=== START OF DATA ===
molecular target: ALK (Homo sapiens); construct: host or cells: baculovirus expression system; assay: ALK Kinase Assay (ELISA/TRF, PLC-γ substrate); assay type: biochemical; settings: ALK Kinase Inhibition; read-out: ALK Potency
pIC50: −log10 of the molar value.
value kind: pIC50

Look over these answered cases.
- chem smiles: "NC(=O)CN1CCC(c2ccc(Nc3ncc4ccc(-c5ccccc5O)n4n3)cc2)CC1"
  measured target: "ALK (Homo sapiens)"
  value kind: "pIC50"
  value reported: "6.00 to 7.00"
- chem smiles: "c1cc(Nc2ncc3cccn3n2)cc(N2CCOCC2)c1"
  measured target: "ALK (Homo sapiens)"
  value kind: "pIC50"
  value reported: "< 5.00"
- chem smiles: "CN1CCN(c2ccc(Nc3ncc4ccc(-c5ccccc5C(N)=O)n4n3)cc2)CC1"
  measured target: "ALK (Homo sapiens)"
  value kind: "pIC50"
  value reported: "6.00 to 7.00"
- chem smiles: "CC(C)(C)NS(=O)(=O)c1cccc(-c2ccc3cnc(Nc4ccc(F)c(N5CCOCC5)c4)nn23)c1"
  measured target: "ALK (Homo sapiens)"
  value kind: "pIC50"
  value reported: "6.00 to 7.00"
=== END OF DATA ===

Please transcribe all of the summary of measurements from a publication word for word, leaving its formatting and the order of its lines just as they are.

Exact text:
molecular target: ALK (Homo sapiens); construct: host or cells: baculovirus expression system; assay: ALK Kinase Assay (ELISA/TRF, PLC-γ substrate); assay type: biochemical; settings: ALK Kinase Inhibition; read-out: ALK Potency
pIC50: −log10 of the molar value.
value kind: pIC50

Look over these answered cases.
- chem smiles: "NC(=O)CN1CCC(c2ccc(Nc3ncc4ccc(-c5ccccc5O)n4n3)cc2)CC1"
  measured target: "ALK (Homo sapiens)"
  value kind: "pIC50"
  value reported: "6.00 to 7.00"
- chem smiles: "c1cc(Nc2ncc3cccn3n2)cc(N2CCOCC2)c1"
  measured target: "ALK (Homo sapiens)"
  value kind: "pIC50"
  value reported: "< 5.00"
- chem smiles: "CN1CCN(c2ccc(Nc3ncc4ccc(-c5ccccc5C(N)=O)n4n3)cc2)CC1"
  measured target: "ALK (Homo sapiens)"
  value kind: "pIC50"
  value reported: "6.00 to 7.00"
- chem smiles: "CC(C)(C)NS(=O)(=O)c1cccc(-c2ccc3cnc(Nc4ccc(F)c(N5CCOCC5)c4)nn23)c1"
  measured target: "ALK (Homo sapiens)"
  value kind: "pIC50"
  value reported: "6.00 to 7.00"